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Tuesday, 30 November 1965


Mr CREAN (Melbourne Ports) .- I should like to say one or two words about this rather intricate matter. What I have to say flows to some extent from remarks that I made during my second reading speech on the Bill. It is a matter to which the Treasurer (Mr. Harold Holt) or the Government should give some consideration. In my view, superannuation funds have got to such a stage now that I doubt whether the Com missioner of Taxation in particular, or our income tax laws, would be the appropriate means of solving the difficulty. The question before us arises out of the fact that difficulties occur when one individual transfers his employment. When there are, I think, half a million people involved it is not unlikely that considerable numbers of people in various funds will transfer to other funds. I think Mr. Parsons of the Association of Superannuation and Provident Funds of Australia suggested that there were not fewer than 40,000 funds. In fact, he thought there would be as many as 70,000 funds, although he went on to say that 200 of the larger funds had by far the great majority of assets and numbers of people covered. With that proliferation of funds it is certainly likely that people in funds will be moving from one place of employment to another.

During my second reading speech 1 drew attention to the 19th annual report of the Insurance Commissioner for the year ended 31st December 1964. On page 8 of that report the first thing he noted was the frequent absence of any provision in the rules of one superannuation scheme for the acceptance of life insurance policies issued for the purposes of another superannuation scheme. Then he went on to refer to the probability that the rules of some schemes which include occupations subject to a high rate of labour turnover may not have sufficient regard for the circumstances of those occupations.

I suggest that the time has come when there should be drawn up something like a model set of rules, agreed-upon provisions governing these funds where a person moves to other employment, as inevitably will happen. I discussed this matter with the honorable member for Parramatta (Mr. Bowen) this afternoon. He said that he knew of one scheme where the labour turnover was as high as 600 persons in the course of 12 months. Presumably he meant that 600 people move out and something like that number come in. He was speaking of a scheme in which a labour aggregate of some 7,000 or 8,000 people was involved. Therefore, at least these things are significant enough to have the future attention of the Government.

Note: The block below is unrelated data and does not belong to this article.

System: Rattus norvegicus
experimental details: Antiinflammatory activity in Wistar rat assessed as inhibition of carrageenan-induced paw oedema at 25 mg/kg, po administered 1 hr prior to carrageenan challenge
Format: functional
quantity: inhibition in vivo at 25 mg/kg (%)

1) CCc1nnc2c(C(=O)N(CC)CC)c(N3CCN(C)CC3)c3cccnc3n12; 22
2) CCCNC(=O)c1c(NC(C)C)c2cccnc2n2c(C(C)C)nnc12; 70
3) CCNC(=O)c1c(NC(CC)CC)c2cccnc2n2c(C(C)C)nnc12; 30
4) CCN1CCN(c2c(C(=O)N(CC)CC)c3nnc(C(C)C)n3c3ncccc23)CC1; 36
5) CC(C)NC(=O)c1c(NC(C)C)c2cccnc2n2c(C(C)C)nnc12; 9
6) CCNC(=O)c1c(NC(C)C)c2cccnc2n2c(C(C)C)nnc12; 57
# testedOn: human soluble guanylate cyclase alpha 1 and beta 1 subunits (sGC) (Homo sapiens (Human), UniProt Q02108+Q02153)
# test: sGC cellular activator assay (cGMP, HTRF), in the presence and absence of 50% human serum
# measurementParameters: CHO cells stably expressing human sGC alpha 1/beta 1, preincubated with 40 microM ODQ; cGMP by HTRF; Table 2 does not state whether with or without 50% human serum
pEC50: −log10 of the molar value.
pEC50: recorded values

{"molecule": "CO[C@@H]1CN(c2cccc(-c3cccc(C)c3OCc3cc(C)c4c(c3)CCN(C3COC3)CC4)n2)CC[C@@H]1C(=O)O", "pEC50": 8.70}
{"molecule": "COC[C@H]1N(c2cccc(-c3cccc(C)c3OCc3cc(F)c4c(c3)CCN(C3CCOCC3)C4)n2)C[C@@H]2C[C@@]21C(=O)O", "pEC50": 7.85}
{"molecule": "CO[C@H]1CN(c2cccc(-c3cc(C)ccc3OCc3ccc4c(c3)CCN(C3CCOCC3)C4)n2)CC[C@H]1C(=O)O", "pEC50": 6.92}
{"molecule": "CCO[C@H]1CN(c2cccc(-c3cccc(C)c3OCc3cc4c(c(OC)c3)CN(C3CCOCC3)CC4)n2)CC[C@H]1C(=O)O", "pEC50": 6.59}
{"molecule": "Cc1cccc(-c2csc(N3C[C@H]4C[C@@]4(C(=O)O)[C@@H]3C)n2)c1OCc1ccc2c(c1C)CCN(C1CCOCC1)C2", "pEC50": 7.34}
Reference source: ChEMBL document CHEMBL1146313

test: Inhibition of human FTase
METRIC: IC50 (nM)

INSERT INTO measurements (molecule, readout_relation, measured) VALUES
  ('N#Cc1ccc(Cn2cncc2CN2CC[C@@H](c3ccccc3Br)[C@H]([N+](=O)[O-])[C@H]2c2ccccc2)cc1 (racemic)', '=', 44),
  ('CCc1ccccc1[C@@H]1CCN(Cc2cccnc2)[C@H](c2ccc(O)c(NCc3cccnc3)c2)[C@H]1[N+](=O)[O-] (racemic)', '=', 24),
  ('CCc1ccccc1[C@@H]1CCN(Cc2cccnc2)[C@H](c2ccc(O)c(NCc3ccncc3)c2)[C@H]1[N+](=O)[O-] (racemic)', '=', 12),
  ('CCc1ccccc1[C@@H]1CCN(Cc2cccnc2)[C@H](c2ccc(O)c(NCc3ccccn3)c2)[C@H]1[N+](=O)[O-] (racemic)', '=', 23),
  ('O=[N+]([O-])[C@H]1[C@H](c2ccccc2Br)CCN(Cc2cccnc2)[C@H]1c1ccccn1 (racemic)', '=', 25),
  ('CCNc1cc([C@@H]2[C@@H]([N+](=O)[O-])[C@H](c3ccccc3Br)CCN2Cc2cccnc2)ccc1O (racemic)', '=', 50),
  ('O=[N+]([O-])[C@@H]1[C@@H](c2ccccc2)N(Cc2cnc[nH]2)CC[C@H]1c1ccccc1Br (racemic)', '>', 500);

In my second reading speech I referred to a suggestion made in the " Economist " of July of this year that there might even be appointed a person to be called a registrar of superannuation schemes who would be a sort of holder of the rights of people who left one fund to go to another. After all, the older a man is the greater is the purchase price when he wants to join a new scheme, and the greater also is his vested right when he leaves. Perhaps there ought to be some residual kind of trustee to handle this business of transfers. One of the difficulties of the Act is that apparently annually one is supposed to make some assessment, when people leave the fund, of the rights of the residual members of the fund to any sums that were left in respect of his contribution and the employer's part over and above what he took out. This is a rather messy business and beyond the compass of what might be called amateur trustees. In the Treasury where superannuation for hundreds of thousands of people is handled there is the advantage of actuaries and computers, but in some funds with only a few hundred members calculations still have to be made and the trustees have not the mathematical skill or technical assistance that the Treasury has.

The Treasurer might consider looking at this rather complex problem. It may be possible to provide a more simplified formula as to what should happen when this transfer process takes place. I offer no objection to the amendment. The Treasurer has indicated that he is willing to accept it, but I think the large numbers of transfers should be noted. It is because transfers take place that these rather complicated amendments are inserted in the Act.

Amendment agreed to.

Clause, as amended, agreed to.

Clause 6 agreed to.

Clause 7.

Section 23 of the Principal Act is amended -

(a)   by omitting from paragraph (s) the words "full-time duty" and inserting in their stead the words " continuous full time service"; and

(b)   by inserting after paragraph (s) the following paragraph - "(sa) in the case of a member of Naval Emergency Reserve Forces, the Regular Army Emergency Reserve or the Air Force Emergency Force, the pay and allowances paid to him as such a member (other than pay and allowances in respect of continuous full time service and any gratuity paid to him by reason of a calling out for continuous service of, or a part of, the Forces or Force of which he is a member;".

Section proposed to be amended -

23.   The following income shall be exempt from income tax -

(s)   in the case of a member of the Citizen Naval Forces, the Citizen Military Forces or the Citizen Air Force, the pay and allowances paid to him as such a member, other than pay and allowances in respect of full-time duty;







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